Past Event

The White Crane of Alagśa: Legends of the Sixth Dalai Lama in Mongolia

March 4, 2024
1:00 PM - 2:30 PM
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School of International and Public Affairs, 420 West 118th Street, Room 918, New York, NY 10027

Speaker: Sangseraima Ujeed, Assistant Professor of Tibetan Buddhism, Department of Asian Languages and Cultures, University of Michigan, Ann Arbor

Moderator: Gray Tuttle, Leila Hadley Luce Professor of Modern Tibetan Studies, Department of East Asian Languages & Cultures, Columbia University

The Sixth Dalai Lama Tsangyang Gyatso (1683-1706/46) was recognized in secrecy, lived in controversy, and passed out of history in mystery. The popular tradition holds that he died whilst travelling to Beijing. Yet in some parts of Mongolia, it is believed that the exiled Sixth Dalai Lama escaped his captors and lived out his life in the dessert Gobi region of Alagśa, Inner Mongolia. To this day in Alagśa, the figure of the Sixth Dalai Lama still serves as a central pillar of the Alagśan identity, religion, and cultural pride among the local Mongolian population. Based on new materials in the form of oral histories, local legends, folk songs, poems, and textual sources which I collected about the Sixth Dalai Lama and the reincarnation of the Desi Sanggye Gyatso in Alagśa during a research trip in 2019, this paper will explore the formation of religio-cultural identity and the invention of tradition in the Alagśa during the early eighteenth century. This is not a paper that tries to solve the mystery of Tsangyang Gyatso’s death, but rather, one that explores the role Tsangyang Gyatso played for the Alagśa Mongols in creating narratives of identity and their realm Alagśa as an authentic Buddhist central place. This is a story of how Tsangyang Gyatso, his identities, and his interpersonal relationships were reborn in Alagśa and the role he played in consolidating Alagśa’s place within the wider geopolitical spheres of the cosmopolitan Buddhist world that spanned the Himalayas, Inner Asia, and the Qing.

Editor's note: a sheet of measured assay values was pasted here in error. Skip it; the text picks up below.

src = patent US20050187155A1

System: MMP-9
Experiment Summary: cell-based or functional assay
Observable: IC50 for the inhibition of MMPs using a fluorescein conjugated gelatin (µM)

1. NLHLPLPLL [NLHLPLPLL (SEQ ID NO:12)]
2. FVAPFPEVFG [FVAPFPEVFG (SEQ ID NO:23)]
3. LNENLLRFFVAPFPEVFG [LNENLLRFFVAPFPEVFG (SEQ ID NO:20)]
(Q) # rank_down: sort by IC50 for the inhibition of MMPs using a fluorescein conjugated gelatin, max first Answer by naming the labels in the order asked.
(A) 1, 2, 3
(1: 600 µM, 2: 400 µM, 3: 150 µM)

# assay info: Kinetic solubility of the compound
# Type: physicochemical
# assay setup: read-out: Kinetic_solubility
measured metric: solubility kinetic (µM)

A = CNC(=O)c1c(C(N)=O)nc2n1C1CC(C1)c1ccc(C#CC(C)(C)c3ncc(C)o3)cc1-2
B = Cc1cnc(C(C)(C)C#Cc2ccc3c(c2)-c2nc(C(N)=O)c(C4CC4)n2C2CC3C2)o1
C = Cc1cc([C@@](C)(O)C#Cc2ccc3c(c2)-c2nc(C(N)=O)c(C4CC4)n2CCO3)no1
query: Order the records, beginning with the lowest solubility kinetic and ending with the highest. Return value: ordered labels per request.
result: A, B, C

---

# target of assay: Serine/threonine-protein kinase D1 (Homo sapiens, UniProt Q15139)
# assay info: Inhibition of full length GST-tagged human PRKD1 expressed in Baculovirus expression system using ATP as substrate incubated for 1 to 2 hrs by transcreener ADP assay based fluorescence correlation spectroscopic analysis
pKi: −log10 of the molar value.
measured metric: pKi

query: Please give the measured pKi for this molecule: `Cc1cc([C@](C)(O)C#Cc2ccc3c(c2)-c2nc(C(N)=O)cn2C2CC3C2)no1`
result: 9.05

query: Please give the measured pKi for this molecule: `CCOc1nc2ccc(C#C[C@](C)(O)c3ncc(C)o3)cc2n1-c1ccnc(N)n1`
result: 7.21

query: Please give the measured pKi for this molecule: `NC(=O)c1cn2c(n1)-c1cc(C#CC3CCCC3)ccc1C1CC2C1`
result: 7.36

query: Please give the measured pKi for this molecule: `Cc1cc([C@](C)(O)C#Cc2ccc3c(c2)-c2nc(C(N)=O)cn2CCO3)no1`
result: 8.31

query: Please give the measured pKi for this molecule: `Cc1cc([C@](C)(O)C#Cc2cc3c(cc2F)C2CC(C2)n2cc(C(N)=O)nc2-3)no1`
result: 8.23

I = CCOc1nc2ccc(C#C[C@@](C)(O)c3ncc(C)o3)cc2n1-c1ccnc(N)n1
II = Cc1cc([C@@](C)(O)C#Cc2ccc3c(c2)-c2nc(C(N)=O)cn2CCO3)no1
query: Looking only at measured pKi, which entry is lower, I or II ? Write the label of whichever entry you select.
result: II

Speaker's Bio: Dr. Ujeed received her MSt and DPhil degrees from the Department of Tibetan and Himalayan Studies, Faculty of Oriental Studies, University of Oxford. Her main research focus is the transnational, transregional, and cross-cultural aspects of Tibetan Buddhism, lineage, translation, monastic and reincarnation networks, and identity in Tibet and Mongolia during the Early Modern period, with a particular emphasis on the literary contributions made by ethnically Mongolian monk scholars. Her current book project investigates the early origins of the Dalai Lama institution and the beginning of Gelug translocalism by recovering its transcultural origins during the end of the sixteenth century.

This event is hosted by the Weatherhead East Asian Institute and co-sponsored by the Modern Tibetan Studies Program.


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Contact Information

Julie Kwan